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The Struggle for Queer and Trans South Asian Human Rights: A Conversation with Community Leaders
Launching its first full season of public events at the Roosevelt House LGBTQ Policy Center under the leadership of its new Director, Erin Mayo-Adam, we are pleased to present an urgent discussion on the escalating violence and discrimination faced by Asian and LGBTQI+ communities around the globe. In New York City alone, 2021 saw anti-LGBTQI+ incidents increase by 193% and anti-Asian incidents by a staggering 361%.
Bringing together LGBTQI+ South Asian community leaders as well as Hunter College students, faculty, and neighbors, this event will address the intersections of oppression at the root of how these communities experience surging violence and discrimination. Panelists will also consider how public policy and political institutions can further the struggle for all-encompassing LGBTQI+ liberation.
Erin Mayo-Adam, co-moderator, is the Director of the LGBTQ Policy Center at Roosevelt House, an assistant professor in the Political Science Department, and a member of the Roosevelt House Public Policy Faculty and Curriculum Committee. She is the author of Queer Alliances: How Power Shapes Political Movement Formation and has published in numerous academic outlets, including the Law & Society Review, Law & Social Inquiry, and the Oxford Encyclopedia of LGBT Politics and Policy. Her research is situated in the fields of American politics, law and society, and political theory and bridges scholarship on social movements, interest groups and public policy, intersectionality, gender and sexuality, and migration and labor politics.
Ariana Ahmed, co-moderator, is a Hunter College junior and co-president of Hunter’s Queer Student Union. A Thomas Hunter Scholar, AANAPISI Scholar, and JFEW Eleanor Roosevelt Scholar, she serves as a Junior Senator in Hunter’s Undergraduate Student Government and is the President of Mock Trial Society. She earned an Albert Shanker Scholarship for Public Service and an Edward T. Rogowsky Women’s Public Service Scholarship—giving her the opportunity to work with the City Council and State Assembly to address CUNY-wide issues. She also established an internship pipeline program between Hunter College and the League of Women Voters NYC, connecting students with opportunities in voting rights advocacy.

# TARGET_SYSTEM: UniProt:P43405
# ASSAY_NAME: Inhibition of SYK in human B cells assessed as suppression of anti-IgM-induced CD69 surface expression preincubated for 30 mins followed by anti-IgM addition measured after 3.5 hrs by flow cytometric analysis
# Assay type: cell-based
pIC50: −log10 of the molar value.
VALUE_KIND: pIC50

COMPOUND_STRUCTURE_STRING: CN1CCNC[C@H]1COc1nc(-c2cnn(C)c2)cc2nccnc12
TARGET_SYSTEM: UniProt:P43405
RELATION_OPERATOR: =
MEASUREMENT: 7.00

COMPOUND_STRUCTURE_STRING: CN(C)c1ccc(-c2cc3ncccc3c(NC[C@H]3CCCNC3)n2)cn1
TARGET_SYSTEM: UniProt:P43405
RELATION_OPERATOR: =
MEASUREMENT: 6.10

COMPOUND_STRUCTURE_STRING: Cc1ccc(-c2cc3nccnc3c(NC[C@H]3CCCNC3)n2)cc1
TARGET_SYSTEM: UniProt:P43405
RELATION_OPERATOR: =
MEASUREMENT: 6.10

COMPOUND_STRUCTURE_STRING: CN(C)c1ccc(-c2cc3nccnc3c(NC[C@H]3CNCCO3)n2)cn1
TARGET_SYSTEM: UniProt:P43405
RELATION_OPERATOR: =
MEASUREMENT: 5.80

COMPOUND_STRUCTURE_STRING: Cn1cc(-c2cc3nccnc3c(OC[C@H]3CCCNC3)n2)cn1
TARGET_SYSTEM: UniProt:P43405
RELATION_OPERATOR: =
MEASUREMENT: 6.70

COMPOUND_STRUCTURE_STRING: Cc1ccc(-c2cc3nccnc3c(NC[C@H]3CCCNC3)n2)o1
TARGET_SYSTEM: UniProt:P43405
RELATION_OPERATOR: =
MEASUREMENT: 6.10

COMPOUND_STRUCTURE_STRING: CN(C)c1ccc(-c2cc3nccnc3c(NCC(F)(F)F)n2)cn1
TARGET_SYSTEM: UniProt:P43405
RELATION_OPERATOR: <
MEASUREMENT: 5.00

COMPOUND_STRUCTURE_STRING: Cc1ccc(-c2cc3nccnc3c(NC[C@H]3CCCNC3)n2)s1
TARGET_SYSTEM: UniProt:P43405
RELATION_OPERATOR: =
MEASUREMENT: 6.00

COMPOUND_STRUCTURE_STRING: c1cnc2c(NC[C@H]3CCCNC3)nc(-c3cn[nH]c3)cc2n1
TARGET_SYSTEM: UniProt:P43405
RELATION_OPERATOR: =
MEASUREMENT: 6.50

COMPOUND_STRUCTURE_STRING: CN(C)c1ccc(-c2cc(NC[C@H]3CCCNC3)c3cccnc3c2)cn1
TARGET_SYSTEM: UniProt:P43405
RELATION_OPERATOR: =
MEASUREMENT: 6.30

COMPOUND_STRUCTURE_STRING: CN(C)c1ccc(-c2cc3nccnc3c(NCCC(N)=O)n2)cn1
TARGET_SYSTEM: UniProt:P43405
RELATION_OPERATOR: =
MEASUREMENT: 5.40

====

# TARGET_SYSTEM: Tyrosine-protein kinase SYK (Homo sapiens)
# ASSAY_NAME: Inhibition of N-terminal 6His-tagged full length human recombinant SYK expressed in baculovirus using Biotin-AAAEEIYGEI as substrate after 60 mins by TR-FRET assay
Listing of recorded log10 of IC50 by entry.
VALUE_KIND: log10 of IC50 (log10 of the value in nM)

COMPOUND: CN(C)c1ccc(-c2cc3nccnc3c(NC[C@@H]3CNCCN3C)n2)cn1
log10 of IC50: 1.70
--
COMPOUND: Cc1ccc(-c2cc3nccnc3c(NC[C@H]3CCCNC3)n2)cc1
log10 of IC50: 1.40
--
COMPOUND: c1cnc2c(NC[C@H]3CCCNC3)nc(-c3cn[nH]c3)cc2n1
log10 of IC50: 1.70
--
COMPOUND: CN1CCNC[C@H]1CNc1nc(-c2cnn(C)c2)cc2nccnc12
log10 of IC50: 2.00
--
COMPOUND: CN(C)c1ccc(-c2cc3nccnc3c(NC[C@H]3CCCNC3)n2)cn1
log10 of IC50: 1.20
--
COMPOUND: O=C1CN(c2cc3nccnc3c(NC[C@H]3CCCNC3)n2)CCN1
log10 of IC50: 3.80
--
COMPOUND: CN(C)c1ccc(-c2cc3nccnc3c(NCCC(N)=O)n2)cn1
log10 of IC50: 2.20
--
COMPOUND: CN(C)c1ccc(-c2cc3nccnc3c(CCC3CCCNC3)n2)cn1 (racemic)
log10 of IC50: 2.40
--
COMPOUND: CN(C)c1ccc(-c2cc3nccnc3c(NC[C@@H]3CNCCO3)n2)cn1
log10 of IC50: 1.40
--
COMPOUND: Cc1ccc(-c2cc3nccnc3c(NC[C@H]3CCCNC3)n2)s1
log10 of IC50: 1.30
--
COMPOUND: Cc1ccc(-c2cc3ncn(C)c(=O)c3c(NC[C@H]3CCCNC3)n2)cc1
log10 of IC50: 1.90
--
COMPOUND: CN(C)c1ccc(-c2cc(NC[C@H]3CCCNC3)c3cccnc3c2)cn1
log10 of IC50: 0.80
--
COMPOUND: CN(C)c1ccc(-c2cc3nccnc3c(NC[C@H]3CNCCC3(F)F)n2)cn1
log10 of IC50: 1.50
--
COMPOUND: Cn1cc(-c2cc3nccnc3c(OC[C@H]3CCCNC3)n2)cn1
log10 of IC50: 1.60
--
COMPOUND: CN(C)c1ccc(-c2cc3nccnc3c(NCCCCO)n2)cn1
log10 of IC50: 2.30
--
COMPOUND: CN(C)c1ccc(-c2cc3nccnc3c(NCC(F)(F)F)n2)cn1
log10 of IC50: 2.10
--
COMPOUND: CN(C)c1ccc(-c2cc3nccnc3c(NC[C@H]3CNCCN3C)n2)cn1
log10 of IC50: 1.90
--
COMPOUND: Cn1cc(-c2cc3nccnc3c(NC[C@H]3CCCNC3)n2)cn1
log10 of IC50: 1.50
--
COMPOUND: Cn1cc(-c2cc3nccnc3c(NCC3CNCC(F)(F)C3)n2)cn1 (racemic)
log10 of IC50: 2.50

Glenn D. Magpantay is a professor of Asian American Studies at Hunter College, a civil rights attorney, and a Soros Equality Fellow who teaches classes on law, Asian Americans, and the LGBTQI+ community. He co-founded and served as the Executive Director of the National Queer Asian Pacific Islander Alliance and was Democracy Program Director at the Asian American Legal Defense and Education Fund, where he worked to protect and promote the voting rights and political participation of Asian Americans. His civil rights work was recognized by the National Asian Pacific American Bar Association with its 2020 Trailblazer Lifetime Achievement Award and the Walter & Evelyn Haas, Jr. Fund’s 2017 Outstanding LGBTQ Leadership Award for Immigrants’ Rights.
Tashnuva Anan Shishir became Bangladesh’s first transgender news anchor in 2021—in what the New York Times called a “watershed” moment for transgender representation. A theater worker, model, and social worker, she is a leading voice for LGBTQI+ human rights within the South Asian diaspora. She has served as the Executive Officer for the National Human Rights Commission of Bangladesh and as a volunteer for organizations including Sangat: A Feminist Network, Roopban, Oboyob, and the Bangladesh Youth Leadership Center. She is currently the Case Management Officer in the Ovibashi Karmi Unnayan Program, a grassroots migrant worker’s rights organization in Bangladesh.
This event is co-sponsored by the CUNY LGBTQ Advisory Council’s Speaker Series, and made possible through the generous support of the New York City Council
This event will be held in person at Roosevelt House and online via Zoom.
Proof of full COVID-19 vaccination will be required for all who attend, and masks must be worn at all times in Roosevelt House.